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Five dead and six missing as migrant boat sinks in Strait

Library image of the Strait of Gibraltar. Pic by David Parody

At least five migrants died and another six are missing after their small boat capsized in rough seas in the Strait of Gibraltar on Sunday, according to Salvamento Marítimo, Spain’s maritime rescue agency.

The sole survivor of the tragedy told his Spanish rescuers that as many as 12 people were travelling on the boat, which ran into trouble shortly after leaving the Moroccan coastline.

“The survivor of the boat that capsized in the strait confirmed they began to lose occupants as soon as they set off on their voyage,” Salvamento Marítimo said on its Twitter feed.

Rescue crews had been searching the area using vessels and a helicopter since early morning Sunday after receiving reports from Morocco, but heavy seas and winds of up to 35 knots had complicated the operation.

The boat was finally spotted by the crew on a merchant vessel transiting the strait, who launched lifeboats and alerted the Spanish authorities.

The agency’s vessel Concepción Arenal arrived in Algeciras at 10pm last night carrying the sole survivor and the bodies of four of his companions.

The search was called off on Sunday night but resumed yesterday morning, with a fifth body recovered later on Monday.

During the search, Spanish rescue teams found at least two other migrant boats trying to cross the strait and brought 75 persons to safety.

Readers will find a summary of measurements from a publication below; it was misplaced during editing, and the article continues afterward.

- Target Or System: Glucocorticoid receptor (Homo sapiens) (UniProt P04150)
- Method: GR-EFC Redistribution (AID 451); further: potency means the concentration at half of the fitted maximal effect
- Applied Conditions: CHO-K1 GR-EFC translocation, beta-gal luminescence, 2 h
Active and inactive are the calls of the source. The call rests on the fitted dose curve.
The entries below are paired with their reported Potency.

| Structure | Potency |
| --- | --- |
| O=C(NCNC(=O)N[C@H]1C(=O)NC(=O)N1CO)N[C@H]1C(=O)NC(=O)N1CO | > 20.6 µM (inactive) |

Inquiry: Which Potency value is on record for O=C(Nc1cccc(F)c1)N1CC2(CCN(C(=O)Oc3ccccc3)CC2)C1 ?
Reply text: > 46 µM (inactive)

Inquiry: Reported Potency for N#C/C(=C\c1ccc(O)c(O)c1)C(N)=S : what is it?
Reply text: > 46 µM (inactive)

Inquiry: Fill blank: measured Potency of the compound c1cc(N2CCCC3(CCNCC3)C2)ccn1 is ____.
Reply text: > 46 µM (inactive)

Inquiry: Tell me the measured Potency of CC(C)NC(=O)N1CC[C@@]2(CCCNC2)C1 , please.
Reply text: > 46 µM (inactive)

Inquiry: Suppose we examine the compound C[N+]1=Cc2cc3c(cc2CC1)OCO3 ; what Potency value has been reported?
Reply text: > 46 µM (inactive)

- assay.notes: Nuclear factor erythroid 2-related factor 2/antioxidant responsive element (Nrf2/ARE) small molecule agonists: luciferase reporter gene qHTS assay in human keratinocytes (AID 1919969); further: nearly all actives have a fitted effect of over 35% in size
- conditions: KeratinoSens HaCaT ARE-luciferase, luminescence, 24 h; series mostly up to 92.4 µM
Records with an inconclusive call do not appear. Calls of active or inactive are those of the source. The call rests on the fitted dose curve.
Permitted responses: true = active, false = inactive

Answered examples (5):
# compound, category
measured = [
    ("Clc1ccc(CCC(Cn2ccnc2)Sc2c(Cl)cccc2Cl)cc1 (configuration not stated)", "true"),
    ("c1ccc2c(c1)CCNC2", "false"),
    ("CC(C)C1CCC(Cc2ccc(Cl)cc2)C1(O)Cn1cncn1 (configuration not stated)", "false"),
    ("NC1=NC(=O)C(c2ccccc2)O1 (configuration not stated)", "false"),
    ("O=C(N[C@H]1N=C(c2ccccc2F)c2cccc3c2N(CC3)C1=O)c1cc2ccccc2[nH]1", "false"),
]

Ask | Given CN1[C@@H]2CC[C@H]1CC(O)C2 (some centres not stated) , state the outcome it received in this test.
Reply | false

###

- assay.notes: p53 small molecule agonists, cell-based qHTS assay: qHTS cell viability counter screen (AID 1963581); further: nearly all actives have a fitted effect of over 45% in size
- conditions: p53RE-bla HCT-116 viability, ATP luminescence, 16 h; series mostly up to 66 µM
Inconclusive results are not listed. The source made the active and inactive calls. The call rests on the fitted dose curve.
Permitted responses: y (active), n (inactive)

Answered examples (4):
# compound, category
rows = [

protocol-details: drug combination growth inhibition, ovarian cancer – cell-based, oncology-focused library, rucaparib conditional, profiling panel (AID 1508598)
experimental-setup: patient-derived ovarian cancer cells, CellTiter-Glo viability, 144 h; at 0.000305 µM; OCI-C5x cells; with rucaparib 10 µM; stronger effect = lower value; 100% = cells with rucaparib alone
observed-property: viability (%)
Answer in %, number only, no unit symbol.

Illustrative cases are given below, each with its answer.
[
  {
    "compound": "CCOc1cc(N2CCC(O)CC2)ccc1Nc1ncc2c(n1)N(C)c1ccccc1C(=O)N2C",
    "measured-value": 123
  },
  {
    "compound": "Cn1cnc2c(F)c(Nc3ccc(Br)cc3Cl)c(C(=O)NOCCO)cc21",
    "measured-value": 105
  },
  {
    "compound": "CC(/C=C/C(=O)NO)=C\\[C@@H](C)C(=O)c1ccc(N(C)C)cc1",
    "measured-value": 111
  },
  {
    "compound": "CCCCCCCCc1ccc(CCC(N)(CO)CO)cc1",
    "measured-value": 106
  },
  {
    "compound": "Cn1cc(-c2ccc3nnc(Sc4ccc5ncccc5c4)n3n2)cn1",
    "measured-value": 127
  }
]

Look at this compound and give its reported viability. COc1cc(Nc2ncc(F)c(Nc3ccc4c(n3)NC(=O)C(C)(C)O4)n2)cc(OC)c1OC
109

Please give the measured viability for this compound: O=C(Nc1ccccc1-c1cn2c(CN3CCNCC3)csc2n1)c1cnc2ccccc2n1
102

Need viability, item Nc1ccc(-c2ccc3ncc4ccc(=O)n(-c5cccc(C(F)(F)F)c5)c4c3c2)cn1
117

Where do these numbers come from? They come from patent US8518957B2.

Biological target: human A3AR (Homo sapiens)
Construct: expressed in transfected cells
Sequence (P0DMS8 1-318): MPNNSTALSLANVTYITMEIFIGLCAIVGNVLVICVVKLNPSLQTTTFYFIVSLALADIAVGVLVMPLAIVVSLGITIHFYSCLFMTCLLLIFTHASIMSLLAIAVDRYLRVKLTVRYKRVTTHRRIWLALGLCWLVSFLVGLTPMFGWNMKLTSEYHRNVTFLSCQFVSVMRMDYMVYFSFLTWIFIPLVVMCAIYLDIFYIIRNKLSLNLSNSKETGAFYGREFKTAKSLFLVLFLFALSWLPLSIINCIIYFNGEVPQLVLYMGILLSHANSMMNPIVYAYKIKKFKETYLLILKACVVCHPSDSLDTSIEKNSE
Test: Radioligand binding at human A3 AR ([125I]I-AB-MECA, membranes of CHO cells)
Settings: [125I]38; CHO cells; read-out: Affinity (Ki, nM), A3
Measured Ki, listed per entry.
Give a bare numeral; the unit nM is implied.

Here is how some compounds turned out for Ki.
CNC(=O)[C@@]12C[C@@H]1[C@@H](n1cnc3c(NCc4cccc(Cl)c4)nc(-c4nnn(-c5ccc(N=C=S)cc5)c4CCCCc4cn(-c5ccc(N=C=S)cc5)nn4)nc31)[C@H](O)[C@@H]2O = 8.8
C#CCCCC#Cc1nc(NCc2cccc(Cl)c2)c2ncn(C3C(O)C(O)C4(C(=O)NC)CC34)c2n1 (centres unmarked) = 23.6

These are the latest dramatic incidents in the Strait of Gibraltar, which has witnessed a surge in the number of migrants attempting to cross from Morocco to Spain.

Salvamento Marítimo said it coordinated search and rescue missions involving 1,211 migrant boats last year, rescuing a total of 18,937 persons, an increase of 182% over the figures for 2016.

The Spanish maritime rescue agency said 153 persons drowned or were lost at sea during the course of 2017.

Frontex, the European Border and Coastguard Agency, said the number of migrants detected on the Western Mediterranean route across the strait had hit a record high in 2017.

“While during much of the first half of the year the numbers were on a par with those reported during the last months of 2016, the flow reached new levels in June 2017,” said in a risk analysis published in February.

“In the latter part of the year, the observed increased usage of rubber dinghies east of the Strait of Gibraltar – used by sub-Saharan migrants – suggests increased activity of people smuggling networks, as the dinghies and the required engines are unlikely to have been procured by the - mostly sub-Saharan - migrants themselves.”

Main photo by David Parody

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